Comparison of abundance and habitat usage for common bottlenose dolphins between sites exposed to differential anthropogenic stressors within the estuaries of southern Georgia, U.S.A.
Author(s): Balmer, B.C.; L.H. Schwacke; R.S. Wells; J.D. Adams; R.C. George; S.M. Lane; W.A. McLellan; P.E. Rosel; K. Sparks; T. Speakman; E.S. Zolman; D.A. Pabst
NCCOS Center: CCEHBR (http://coastalscience.noaa.gov/about/centers/ccehbr)
Center Team: Charleston/HML
Publication Type: Journal Article
Journal Title: Marine Mammal Science
Date of Publication: 2013
Reference Information: 29(2):
Keywords: abundance; anthropogenic stressors; bottlenose dolphin density; habitat use; Tursiops truncatus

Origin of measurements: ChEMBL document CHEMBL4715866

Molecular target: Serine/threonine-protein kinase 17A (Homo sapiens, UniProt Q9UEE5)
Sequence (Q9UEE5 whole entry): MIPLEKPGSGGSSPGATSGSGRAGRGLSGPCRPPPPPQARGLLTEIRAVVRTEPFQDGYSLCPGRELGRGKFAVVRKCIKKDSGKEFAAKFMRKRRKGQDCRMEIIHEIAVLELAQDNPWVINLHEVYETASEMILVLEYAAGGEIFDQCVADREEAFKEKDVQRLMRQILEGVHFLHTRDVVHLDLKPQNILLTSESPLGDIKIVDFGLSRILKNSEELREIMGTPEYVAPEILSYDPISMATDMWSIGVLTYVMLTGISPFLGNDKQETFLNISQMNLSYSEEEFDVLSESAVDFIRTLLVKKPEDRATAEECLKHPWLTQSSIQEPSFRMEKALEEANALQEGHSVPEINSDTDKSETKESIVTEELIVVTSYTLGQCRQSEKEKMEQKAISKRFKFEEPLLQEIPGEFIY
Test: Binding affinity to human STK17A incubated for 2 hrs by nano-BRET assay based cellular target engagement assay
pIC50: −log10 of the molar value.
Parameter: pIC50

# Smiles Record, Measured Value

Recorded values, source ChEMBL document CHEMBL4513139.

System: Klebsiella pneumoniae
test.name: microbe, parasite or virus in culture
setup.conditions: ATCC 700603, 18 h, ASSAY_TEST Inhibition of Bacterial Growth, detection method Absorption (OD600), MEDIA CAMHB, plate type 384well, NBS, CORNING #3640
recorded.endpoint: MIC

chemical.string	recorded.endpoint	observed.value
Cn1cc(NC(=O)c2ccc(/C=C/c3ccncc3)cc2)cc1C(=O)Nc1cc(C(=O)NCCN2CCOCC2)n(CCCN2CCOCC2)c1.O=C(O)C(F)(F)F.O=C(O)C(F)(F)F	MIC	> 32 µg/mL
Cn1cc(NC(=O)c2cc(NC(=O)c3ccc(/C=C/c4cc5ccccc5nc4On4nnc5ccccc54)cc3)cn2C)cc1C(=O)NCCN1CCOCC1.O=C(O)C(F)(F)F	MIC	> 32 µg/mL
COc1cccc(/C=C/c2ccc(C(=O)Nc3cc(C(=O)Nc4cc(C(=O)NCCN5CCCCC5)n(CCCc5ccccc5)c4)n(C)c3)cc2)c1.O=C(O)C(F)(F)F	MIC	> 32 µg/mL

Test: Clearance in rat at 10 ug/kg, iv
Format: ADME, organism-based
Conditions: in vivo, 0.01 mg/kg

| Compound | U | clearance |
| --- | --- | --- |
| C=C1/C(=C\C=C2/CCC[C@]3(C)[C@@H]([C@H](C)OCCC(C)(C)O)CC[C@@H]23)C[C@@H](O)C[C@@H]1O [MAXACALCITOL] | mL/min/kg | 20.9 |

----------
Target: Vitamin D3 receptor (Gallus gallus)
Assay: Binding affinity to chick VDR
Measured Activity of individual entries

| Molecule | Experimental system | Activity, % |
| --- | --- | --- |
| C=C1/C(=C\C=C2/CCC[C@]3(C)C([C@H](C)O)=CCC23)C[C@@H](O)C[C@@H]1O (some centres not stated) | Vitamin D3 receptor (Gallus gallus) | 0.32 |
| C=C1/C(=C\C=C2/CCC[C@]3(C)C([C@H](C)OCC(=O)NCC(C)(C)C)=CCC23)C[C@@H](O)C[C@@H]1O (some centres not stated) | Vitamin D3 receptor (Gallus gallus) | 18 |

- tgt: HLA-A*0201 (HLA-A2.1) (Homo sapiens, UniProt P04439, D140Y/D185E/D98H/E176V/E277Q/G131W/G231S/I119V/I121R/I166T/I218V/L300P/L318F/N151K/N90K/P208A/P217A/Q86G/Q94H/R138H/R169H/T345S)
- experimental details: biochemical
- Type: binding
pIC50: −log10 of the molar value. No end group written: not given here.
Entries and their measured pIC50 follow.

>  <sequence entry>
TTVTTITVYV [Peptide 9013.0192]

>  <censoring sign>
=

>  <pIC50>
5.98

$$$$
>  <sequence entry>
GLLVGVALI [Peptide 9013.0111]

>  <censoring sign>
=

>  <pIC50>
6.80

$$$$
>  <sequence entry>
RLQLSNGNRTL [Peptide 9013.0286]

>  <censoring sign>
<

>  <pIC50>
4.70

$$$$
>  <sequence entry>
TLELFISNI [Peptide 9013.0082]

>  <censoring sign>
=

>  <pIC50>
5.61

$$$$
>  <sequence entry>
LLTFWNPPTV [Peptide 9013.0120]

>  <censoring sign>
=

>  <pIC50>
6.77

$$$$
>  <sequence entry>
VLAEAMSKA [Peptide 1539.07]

Abstract: The health of common bottlenose dolphins (Tursiops truncatus) within southern Georgia estuaries is of particular concern due to high levels of anthropogenic contaminants in their tissues. Dolphins in this reagion have the highest polychlorinated biphenyl (PCB) concentrations recorded for any marine mammal and these concentrations correlate to distance from a Superfund point-source in the Turtle/Brunswick River Estuary (TBRE). Currently, little is known about the population structure of dolpins in this region. This study identifies and compares baseline data on abundance, habitat use, site-fidelity, and ranging patterns of dolphins across two adjacent field sites; Brunswick, including the TBRE, and Sapelo, including the Sapelo Island National Estuarine Research Reserve. Sapelo is relatively undeveloped and was selected for comparison to the more contaminated TBRE. Dolphin densities increased with tributary size in both sites but dolhin density and total abundance were significantly higher in Sapelo than in Brunswick. Anthropogenic stressors within the TBRE may be an important factor contributing to the differences in abundance, density, and habitat use observed in this study.